The Real Fault with Epidemiological Models

by Hector Drummond

Imperial College’s Professor Neil Ferguson has drawn a lot of criticism recently for the poor state of the code in his COVID-19 model:

This criticism, it should be noted, is not even directed at his original code – which he still refuses to release, so we can guess how bad that is. The criticism concerns the completely rewritten code that has been worked on by teams from Microsoft and Github.

However, Simon Anthony, sometime contributor to Hector Drummond Magazine, has recently written in the Critic magazine that the poor quality of Ferguson’s code is beside the point.

I actually agree with this claim. Of course, it is quite right that the poor quality of Ferguson’s code should have been drawn out into the open, and I think his critics should be congratulated for doing this. I also think it is revealing of the poor standards at work in general with Ferguson’s team. But, in the end, Anthony is right that the sort of modelling Ferguson is doing is not discredited by the fact that his own effort was so shonky, because any number of epidemiological modellers could have come up with similar analyses using impeccable code. If we make this the main point of criticism of Ferguson’s predictions then we risk being undone when another group backs his analysis up with a top-notch piece of coding.


I want to focus on what I consider to be the real failure not just with Ferguson’s model, but most epidemiological modelling of this sort: the lack of proven reliability of these models. It doesn’t matter whether your code is the equivalent of a brand-new shiny Rolls-Royce or a beat-up old Ford Transit van that’s been up and down the motorway way too often with rock bands. What matters is that your model makes predictions that we can have reason to trust. Can we trust Ferguson’s predictions? I have no reason to think we can.

For one thing, we have heard many reports of his extreme predictions in the past which have failed to come true. To be fair to Ferguson, it may be that he has learned from all these past failures, and has recently perfected his model by testing it repeatedly against reality, and it is now constantly providing accurate predictions. But I have no evidence that this has happened. Months after Ferguson came to public attention – months in which he has received large amounts of criticism for just this point – he has declined to point anyone in the direction of any reliability tests for his models. So I have no reason to put any store in them.

Models are “speeded-up theories”

It is sometimes said that a computer model is just a “speeded-up theory”, and I think this is true. A computer model is not just a neutral bit of maths that we can nod through. Assumptions are made about how this part of reality works, and about how this part of reality can be imitated by a vastly simplifying piece of computer code and some maths. So a computer model embodies a theory about how this part of the world works.

This theory has no special status in the pantheon of theories. It’s like any other theory: it has to be tested against the world to see if it stands up – and not just tested in easy, artificial situations where it’s not hard to produce the right answers. Nor can it just be tested post hoc – that is, tested against scenarios which have already happened. It’s not hard to adjust a model so that it outputs the correct predictions when you already know what those predictions have to be. Post hoc analysis and adjustment is important, of course, but it alone doesn’t count as testing. Just like any other theory, the theory embodied by the model has to be shown to produce accurate results in advance. And in this particular field, you’d want to see it do so in a wide range of real-world situations. This is not the sort of theory where one decisive experiment can settle things one way or the other.

The demand for testing and reliability is not in any way controversial. Having worked in academia for many years, I saw scientist friends in various fields who would work with models, and their concern was always with the reliability of the models. You couldn’t just use any old model that suited you and which gave you the results you wanted. You had to use something with a track record, and which other people in your field trusted because it had independently proven its worth.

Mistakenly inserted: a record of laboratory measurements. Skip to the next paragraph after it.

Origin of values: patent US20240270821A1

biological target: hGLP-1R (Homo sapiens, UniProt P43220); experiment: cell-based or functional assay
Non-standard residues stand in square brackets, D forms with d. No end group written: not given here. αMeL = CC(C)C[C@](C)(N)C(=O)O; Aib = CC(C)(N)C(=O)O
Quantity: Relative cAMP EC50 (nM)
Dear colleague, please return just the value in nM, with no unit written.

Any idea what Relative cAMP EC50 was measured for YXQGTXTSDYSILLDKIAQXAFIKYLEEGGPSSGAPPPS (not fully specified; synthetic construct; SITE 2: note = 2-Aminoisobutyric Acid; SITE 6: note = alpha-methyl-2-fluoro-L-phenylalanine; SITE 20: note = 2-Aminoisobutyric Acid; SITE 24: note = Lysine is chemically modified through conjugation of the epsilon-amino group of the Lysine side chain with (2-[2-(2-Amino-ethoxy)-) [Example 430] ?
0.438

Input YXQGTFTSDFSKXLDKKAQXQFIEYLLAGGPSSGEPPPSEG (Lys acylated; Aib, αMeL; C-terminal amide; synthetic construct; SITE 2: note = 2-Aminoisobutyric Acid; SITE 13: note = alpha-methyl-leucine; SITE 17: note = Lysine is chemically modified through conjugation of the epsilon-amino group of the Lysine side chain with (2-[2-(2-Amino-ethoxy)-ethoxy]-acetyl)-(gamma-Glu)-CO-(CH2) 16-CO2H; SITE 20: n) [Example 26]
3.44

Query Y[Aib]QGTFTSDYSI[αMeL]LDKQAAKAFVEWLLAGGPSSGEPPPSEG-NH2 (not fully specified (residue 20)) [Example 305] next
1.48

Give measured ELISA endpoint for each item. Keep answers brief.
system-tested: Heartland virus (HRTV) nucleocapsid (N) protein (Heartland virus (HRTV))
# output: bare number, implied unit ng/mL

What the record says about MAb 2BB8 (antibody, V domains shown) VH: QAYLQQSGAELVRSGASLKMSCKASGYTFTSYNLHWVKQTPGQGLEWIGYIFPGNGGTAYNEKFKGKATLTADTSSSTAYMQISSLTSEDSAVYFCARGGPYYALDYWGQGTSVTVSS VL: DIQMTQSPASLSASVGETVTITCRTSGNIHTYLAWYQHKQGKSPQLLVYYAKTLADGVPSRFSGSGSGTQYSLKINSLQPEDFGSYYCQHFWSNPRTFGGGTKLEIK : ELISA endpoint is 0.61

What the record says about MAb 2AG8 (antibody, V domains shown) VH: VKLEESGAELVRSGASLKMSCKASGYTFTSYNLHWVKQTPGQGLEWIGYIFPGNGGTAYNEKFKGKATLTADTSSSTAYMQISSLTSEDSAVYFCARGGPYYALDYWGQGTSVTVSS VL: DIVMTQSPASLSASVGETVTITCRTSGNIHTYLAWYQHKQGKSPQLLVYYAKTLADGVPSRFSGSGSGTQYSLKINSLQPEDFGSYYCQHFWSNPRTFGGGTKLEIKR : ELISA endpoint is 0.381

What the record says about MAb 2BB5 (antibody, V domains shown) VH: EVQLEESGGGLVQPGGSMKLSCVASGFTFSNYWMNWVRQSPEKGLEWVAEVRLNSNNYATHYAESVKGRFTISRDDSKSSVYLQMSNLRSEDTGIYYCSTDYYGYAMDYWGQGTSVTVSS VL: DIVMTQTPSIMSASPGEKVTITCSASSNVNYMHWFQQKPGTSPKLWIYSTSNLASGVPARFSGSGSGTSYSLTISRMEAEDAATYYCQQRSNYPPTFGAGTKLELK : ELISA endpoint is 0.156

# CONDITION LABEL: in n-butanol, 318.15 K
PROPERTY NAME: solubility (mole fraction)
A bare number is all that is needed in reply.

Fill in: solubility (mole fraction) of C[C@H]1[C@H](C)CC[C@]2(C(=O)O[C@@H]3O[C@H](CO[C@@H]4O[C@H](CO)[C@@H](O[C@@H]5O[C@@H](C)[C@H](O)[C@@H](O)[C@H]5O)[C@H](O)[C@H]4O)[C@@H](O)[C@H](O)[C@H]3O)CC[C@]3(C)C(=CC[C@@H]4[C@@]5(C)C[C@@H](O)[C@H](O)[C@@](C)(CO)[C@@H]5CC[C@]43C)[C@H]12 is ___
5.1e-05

Models in other fields

Many models have proven their worth over the years in many fields. Engineers, for example, have long used computer models to design bridges and other structures. These models can be very sophisticated and complex, and usually involve advanced mathematics (the engineering commentators at my magazine and my Twitter page like to boast of their mathematical superiority over the likes of economists and epidemiologists). Despite that, these models generally work. They pass the reliability test. They have to work, of course: you can’t have your engineering firm build a bridge that falls down at the opening ceremony and kills everyone. So reliability testing is incredibly important in fields such as engineering, but even then they don’t always get it right, because these things can get extremely complex and difficult and mistakes happen.

Grant-funding incentives

There isn’t the same imperative to get it right in academic epidemiology. Neil Ferguson can keep making very high overestimates of the amount of people who will be killed by the latest disease, and he keeps his jobs and government appointments and still gets massive amounts of funding from bodies like the Bill and Melinda Gates Foundation. He won’t be sued and made bankrupt if he gets it wrong. The government didn’t require him to publish reliability tests for his models in order him to be part of the SAGE and NERVTAG committees.

Epidemiology seems to be one of those areas, like climate change, where model reliability matters far less than it should. This can happen to areas that become politicised and where the journals are controlled by strong-armed cliques. It can also be a consequence of modern academia, where the emphasis has shifted almost totally to funding success. Funding success in areas like epidemiology can depend on exaggeration to impress people with agendas and money to burn, like Bill Gates. In an objective field you would expect, after all, underestimates to be as prevalent as overestimates. Yet in this field, overestimates are rife. And the reason for this is the same as the reason why alarmism thrives in climate “science”: it’s because all the research money goes to those who sound the alarm bells.